Xavier receives $4M gift to support future medical school

Xavier University received a $4 million donation to support the creation of a new on-campus College of Osteopathic Medicine.

The gift came from orthopedic surgeon and longtime Xavier University trustee Dr. Robert Heidt Jr. and his wife, Julia Heidt, along with the Adam R. Scripps Foundation. Julia Heidt is a member of the Scripps family.

Once complete, the college will become the first Jesuit Catholic osteopathic medical school in the United States. The inaugural class will begin in 2027.

“This remarkably generous gift lends further support to a project that will change the primary care landscape in our state and beyond,” said Xavier University President Colleen Hanycz.

Family tradition of giving

The Heidts’ support for Xavier isn’t new. The family has had a philanthropic relationship with the university dating back nearly two decades. The couple was instrumental in establishing the Heidt Family Champions Center, which opened in 2021 as the new home to XU’s cross country, track and field, swimming, soccer and baseball programs.

Dr. Robert Heidt Jr. and his wife, Julia Heidt

Including their latest gift, the Heidts have given more than $8 million to Xavier.

The gift from the Heidts comes amid a historic two-year period of fundraising for Xavier University. In December, the university secured an anonymous $50 million donation to benefit the creation of the medical college. It equaled the largest donation in the university’s history, which came from the estate of Harry and Linda Fath in November 2022. One month later, XU received another $20 million gift from John and Sarah Lechleiter. Those funds are going toward endeavors such as student scholarships and a state-of-the-art science building.

“As longtime members of the health care community, our family understands the critical importance of solving the physician shortage our country faces, and we are proud to support Xavier in addressing this need,” Robert Heidt said. “The Xavier University College of Osteopathic Medicine will serve as a tremendous asset to the community, and we are excited to witness that impact in the years ahead.”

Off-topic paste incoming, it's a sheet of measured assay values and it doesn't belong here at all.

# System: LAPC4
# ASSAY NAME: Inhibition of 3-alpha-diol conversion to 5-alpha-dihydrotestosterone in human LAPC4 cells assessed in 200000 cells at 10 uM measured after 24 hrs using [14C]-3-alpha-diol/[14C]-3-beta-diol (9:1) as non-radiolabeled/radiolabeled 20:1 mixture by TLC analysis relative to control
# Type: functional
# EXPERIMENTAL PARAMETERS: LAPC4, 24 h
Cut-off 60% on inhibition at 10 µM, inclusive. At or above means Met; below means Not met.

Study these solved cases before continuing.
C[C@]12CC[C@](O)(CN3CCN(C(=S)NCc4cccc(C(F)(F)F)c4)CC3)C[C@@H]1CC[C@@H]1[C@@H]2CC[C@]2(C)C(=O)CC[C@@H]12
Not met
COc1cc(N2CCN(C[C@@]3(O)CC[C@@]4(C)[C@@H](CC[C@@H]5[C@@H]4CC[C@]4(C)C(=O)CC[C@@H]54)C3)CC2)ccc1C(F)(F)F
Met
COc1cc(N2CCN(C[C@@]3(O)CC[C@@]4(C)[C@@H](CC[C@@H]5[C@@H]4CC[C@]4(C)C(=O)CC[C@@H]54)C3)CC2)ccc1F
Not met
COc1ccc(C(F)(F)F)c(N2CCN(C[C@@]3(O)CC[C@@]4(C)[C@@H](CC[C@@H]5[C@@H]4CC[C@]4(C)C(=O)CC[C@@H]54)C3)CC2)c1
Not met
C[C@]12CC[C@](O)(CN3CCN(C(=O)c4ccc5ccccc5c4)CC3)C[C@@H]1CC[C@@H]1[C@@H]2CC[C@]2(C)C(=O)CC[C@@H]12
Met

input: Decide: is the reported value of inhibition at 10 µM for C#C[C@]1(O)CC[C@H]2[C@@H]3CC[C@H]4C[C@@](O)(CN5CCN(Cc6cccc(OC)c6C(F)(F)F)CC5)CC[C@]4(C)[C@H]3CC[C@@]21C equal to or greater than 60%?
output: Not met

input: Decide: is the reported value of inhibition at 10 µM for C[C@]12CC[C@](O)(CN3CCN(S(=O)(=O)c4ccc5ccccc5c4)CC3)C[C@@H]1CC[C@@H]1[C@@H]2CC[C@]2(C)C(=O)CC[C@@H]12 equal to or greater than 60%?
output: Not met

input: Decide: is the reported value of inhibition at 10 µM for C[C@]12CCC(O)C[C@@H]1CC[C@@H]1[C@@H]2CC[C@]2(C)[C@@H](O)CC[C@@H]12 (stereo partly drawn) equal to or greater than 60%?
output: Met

Addressing Ohio’s medical needs

Xavier is creating the College of Osteopathic Medicine as a way to address what the university called a critical, nationwide need for additional primary care doctors. Ohio, for example, must add nearly 700 primary-care physicians to its workforce by 2030 to meet demand, according to forecasts from the Robert Graham Center, a Washington-based research organization focused on family medicine and primary care.

Osteopathic doctors, or DOs, apply a holistic, patient-centered approach to medicine that focuses, primarily, on preventive health care. DOs rely on the latest science and technology, but they also consider options to complement pharmaceuticals and surgery. They practice in all medical specialties, including primary care, pediatrics, OBGYN, emergency medicine, psychiatry and surgery.

A rendering of the proposed College of Osteopathic Medicine on Xavier University’s campus.

The university took a major step toward the creation of the medical school in late October when it hired Dr. Steven Halm to lead its formation. His tenure as the college’s dean began in February.

The medical school will have inaugural class will have an estimated 75 students, with plans to gradually expand class sizes to 150 per class. Xavier will graduate its first class of physicians in 2031 to align with school’s bicentennial.

“The Xavier University College of Osteopathic Medicine embodies our longstanding Jesuit Catholic mission, which includes fostering wellness in all dimensions while meeting critical community needs,” Hanycz said. “Bringing this vision to fruition would not be possible without the support of the Heidt family, and I am sincerely grateful for their continued commitment to Xavier’s mission.” 

Xavier College of Osteopathic Medicine


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